return str1.strip_all_diacritic_chars() == str2.strip_all_diacritic_chars()

Edit: This works for Arabic, but not necessarily for Hebrew.

Will do. I posted here in an attempt to know if there were any previous discussions within the community, since I couldn’t find any.

Google returns nothing for strip_all_diacritic_chars, and the Unicode description (The Unicode Standard Version 4.0 (ISBN 0-321-18578-1)) of the Arabic characters doesn’t seem to classify some as diacriticals, so for someone not familiar with Arabic you need to define this function in more detail. If you interpret diacritical as anything in which the sample glyph appears next to a dotted circle, in the Unicode specification, there seem to be several that are normally included in text.

Also, as specified, it will strip “diacriticals” in other scripts. That may or may not be desirable.

More subtle. Arabic script is extensively used for languages that are phonetically very different from Arabic, and where vowels are much more important to the meaning. I have a suspicion that diacriticals are missed in its everyday use in those languages, but the validity of deliberately stripping them in say Farsi, Urdu or Bahasa Malaysia might be rather different, so needs to be considered. (According to Writing Systems of the World (ISBN 0-8048 1293-4), vowels are rarely marked in Urdu.)

From an engineering point of view, there is presumably an index that needs adding or rebuilding, although that can be handled, given time.

The Unicode database does define diacritics:

Is this the exact set of characters you would want ignored in all languages using Arabic script?

064B…0652 ; Diacritic # Mn [8] ARABIC FATHATAN…ARABIC SUKUN
06E5…06E6 ; Diacritic # Lm [2] ARABIC SMALL WAW…ARABIC SMALL YEH

This does include vowels, but doesn’t include all the “dotted circle” characters.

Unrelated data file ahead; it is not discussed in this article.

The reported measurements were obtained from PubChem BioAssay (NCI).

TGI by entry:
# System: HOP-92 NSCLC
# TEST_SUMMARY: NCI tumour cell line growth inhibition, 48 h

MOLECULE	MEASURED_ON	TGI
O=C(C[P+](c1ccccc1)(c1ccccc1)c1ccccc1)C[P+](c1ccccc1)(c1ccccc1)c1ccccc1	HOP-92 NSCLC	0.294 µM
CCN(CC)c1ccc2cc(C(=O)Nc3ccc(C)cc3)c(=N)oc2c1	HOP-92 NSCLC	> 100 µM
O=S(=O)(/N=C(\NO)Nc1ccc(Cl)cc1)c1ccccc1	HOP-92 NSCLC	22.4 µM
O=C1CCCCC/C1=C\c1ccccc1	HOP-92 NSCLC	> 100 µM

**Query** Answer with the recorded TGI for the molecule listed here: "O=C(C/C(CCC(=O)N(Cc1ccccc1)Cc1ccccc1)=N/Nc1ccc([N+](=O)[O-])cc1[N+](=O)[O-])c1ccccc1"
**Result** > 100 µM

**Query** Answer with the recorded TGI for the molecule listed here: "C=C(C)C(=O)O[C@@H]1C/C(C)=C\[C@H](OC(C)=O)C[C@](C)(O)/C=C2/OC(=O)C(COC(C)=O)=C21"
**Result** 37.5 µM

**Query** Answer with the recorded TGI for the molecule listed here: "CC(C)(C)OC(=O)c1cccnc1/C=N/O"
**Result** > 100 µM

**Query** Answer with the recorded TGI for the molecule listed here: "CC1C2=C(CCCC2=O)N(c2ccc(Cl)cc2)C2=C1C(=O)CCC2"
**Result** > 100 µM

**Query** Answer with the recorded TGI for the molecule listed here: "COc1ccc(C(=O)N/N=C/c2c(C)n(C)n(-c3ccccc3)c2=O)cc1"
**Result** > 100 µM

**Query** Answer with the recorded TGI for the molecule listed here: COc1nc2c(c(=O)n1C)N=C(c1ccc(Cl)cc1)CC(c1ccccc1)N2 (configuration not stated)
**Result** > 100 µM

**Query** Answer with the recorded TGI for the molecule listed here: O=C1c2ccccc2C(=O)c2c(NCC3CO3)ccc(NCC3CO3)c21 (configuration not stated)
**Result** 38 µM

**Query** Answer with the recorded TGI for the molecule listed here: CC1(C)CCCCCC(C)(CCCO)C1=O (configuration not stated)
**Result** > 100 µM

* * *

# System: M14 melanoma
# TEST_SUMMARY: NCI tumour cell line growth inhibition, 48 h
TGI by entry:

Russian letters Ёё could be written as Еe so the same problems should occur in word search


The Russian case is technically rather different, in that you are asking for a character substitution to be made before indexing and comparison. In the Arabic (Hebrew) cases, the request is to have the (vowel etc.) character deleted completely, before comparison.

For the proposed method to work here, the Ё would need to be encoded as Ё U+0415 U+0308, which may or may not display as well. (ё and ё display more obviously alike on my browser).

The main standard does define this equivalence, so you could pre-process it mechanically into the explicit diacritic based on rules parsed from the specification.

I would say it’s almost the same. Strip some chars before indexing or comparison in Nominatim. The only difference is stripping rather than swapping, which is a programmatically negligible difference.

The Hebrew case is more complicated, stripping some diacritics requires adding letters. But Hebrew can be ignored. No one is using diacritics for Hebrew.

I think I can easily provide a list of all unicode characters to be stripped. Visually, they are all detached lines or circles above or below characters. I can later look at the list you provided to tell you if that’s all there is. This function sees if a char is in the list, and if so removes it from the string.

I don’t know how these writing systems work and whether or not they use the same charset. Worst case scenario: Strip exclusively for name:ar, guaranteed to be Arabic.